After Amare Stoudemire was the only player drafted out of high school in 2002, five players went preps-to-pros in 2003. The a record-setting eight high schoolers were selected in the first round in 2004, which also marked the third time in four years that a prep player was the No. 1 pick in the NBA draft (Kwame Brown in 2001, LeBron James in 03’ and Dwight Howard in 04’).
Despite the success preps-to-pros players have experienced, basketball purists cried that something had to be done. NBA commissioner David Stern agreed.
So when the NBA and its players association negotiated a new collective bargaining agreement this past summer, Stern got his way, and an age minimum was instituted. Beginning in 2006, a player must be 19 and one year removed from high school before he ca be drafted.
In the 2005 draft, the last to allow the preps-to-pros jump, a record nine high school players were taken, but only three went in the first round.
Ten years after Kevin Garnett ushered in the modern preps-to-pros craze in 1995, an era was over. Garnett, Kobe Bryant and Tracy McGrady were all produced in that era. It was an era that had an incredible impact not only the NBA but on college and high school basketball.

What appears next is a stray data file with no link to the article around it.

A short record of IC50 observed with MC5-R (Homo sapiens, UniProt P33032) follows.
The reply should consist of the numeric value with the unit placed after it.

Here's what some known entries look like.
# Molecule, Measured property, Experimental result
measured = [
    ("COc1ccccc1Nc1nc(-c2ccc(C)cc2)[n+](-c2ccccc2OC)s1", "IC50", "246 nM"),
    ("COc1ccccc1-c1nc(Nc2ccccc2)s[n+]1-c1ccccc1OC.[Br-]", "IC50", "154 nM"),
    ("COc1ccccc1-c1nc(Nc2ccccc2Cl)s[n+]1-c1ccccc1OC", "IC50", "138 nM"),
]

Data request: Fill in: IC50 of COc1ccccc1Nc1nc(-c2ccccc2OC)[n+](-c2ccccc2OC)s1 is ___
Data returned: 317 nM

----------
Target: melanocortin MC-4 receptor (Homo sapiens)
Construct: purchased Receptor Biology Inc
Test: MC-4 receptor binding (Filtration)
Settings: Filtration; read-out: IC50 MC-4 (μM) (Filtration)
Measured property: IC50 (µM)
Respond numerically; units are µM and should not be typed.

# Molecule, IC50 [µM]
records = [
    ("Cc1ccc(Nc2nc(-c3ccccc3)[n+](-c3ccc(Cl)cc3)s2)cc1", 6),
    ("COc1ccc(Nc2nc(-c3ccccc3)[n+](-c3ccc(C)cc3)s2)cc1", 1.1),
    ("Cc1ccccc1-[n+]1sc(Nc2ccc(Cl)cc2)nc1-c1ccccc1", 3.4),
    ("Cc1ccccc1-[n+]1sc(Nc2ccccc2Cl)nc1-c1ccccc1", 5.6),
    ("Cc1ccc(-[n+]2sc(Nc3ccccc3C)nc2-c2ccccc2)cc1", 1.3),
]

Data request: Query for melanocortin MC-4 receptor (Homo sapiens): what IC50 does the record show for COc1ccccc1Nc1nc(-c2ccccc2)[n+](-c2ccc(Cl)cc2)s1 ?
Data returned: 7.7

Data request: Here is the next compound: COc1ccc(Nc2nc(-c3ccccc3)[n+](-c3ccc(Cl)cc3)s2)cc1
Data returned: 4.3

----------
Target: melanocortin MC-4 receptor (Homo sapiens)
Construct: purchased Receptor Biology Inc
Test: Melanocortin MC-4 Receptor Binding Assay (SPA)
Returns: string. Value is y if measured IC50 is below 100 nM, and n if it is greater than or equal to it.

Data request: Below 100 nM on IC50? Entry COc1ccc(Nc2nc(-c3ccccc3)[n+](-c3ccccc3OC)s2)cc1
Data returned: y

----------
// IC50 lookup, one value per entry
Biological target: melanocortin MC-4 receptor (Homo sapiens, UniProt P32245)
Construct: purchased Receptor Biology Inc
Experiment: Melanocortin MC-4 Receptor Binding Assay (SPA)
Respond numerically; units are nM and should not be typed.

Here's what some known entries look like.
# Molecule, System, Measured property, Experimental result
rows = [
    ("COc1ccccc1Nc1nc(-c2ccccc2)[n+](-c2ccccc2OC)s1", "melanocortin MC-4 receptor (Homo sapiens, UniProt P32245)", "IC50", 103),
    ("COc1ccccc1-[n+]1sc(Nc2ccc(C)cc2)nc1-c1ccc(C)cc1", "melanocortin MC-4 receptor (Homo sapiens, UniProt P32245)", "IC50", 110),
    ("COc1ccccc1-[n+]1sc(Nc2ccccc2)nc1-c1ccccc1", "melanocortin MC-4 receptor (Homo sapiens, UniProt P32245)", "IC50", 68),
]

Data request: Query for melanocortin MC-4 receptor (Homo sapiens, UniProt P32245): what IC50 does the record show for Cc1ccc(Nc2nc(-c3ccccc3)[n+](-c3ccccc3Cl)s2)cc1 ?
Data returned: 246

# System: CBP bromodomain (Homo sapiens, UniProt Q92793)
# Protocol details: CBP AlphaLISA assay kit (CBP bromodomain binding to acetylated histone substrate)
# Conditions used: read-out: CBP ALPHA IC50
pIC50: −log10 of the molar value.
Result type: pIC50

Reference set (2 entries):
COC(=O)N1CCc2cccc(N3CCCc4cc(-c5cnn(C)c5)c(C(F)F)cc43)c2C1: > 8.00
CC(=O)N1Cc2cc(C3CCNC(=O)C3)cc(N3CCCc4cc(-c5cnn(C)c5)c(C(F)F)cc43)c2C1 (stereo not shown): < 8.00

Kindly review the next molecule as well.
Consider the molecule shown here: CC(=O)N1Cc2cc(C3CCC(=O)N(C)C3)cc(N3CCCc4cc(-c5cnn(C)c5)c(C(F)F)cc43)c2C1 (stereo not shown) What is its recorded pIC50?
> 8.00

Over and over, this issue is weighed in about whether the new rule is positive or negative many have debated its potential impact and countless other angles. But how do high school players feel about having the straight-to-the-NBA option taken away? Most aren’t fans of the decision.
Some criticize the NBA for setting the age at 19 when its initial hope was for an age minimum of 20 that likely would have had greater impact. Others say the “19 and one year removed from high school” phrasing is confusing and strange.
College as an “option” probably isn’t what Stern envisioned with the age minimum. And colleges will have to decide whether to extend scholarships to players who might be one-and-done.
There are plenty of prep players who see the wisdom behind the NBA’s thinking, even if they don’t agree with it.
The three prep players taken in the first round receive guaranteed contracts, but the other six must fight for roster spots. Not exactly the glamorous life they sought.
Brentwood (Tenn.) Academy senior forward Brandan Wright, a top five recruit in the Class of 2006, says he was thinking about going straight to the pros but doesn’t believe the age minimum is a bad thing. “It may hurt gus who need the money,” he says, “but it will help people grow and develop.”
Lawrence North (Indianapolis) senior center Greg Oden surely would have been the No. 1 pick in the 2006 draft if not for the new rule.
“It’s unfair,” Greg Oden says. “But it’s over with now, so there’s no reason to complain.”
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